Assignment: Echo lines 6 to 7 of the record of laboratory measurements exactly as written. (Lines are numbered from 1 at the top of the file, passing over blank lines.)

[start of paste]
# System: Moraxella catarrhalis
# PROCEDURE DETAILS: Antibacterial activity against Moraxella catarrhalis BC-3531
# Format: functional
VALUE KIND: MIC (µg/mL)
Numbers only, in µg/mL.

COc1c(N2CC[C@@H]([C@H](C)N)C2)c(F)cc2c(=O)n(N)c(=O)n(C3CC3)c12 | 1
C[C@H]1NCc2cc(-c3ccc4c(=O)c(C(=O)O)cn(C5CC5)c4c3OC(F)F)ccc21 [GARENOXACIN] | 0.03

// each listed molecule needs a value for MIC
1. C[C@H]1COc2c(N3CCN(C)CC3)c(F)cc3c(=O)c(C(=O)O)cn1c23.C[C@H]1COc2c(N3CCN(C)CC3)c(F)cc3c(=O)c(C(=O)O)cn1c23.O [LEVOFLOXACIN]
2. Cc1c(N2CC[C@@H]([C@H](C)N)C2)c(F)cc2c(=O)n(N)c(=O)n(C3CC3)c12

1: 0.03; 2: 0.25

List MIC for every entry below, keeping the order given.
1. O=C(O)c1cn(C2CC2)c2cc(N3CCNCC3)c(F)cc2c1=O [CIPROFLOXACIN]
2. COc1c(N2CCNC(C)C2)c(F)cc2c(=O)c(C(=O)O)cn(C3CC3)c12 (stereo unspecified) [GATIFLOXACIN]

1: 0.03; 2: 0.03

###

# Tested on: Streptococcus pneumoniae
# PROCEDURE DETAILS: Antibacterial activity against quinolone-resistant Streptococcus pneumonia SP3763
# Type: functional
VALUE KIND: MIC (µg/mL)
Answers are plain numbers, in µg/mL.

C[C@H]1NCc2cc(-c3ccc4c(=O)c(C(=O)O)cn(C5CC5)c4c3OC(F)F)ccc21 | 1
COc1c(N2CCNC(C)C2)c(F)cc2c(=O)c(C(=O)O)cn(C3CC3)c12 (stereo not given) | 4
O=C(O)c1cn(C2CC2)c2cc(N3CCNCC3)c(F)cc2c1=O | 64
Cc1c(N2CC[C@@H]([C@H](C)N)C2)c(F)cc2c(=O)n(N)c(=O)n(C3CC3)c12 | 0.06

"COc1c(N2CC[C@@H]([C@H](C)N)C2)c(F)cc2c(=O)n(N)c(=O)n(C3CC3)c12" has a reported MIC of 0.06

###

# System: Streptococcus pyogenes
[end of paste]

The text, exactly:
COc1c(N2CC[C@@H]([C@H](C)N)C2)c(F)cc2c(=O)n(N)c(=O)n(C3CC3)c12 | 1
C[C@H]1NCc2cc(-c3ccc4c(=O)c(C(=O)O)cn(C5CC5)c4c3OC(F)F)ccc21 [GARENOXACIN] | 0.03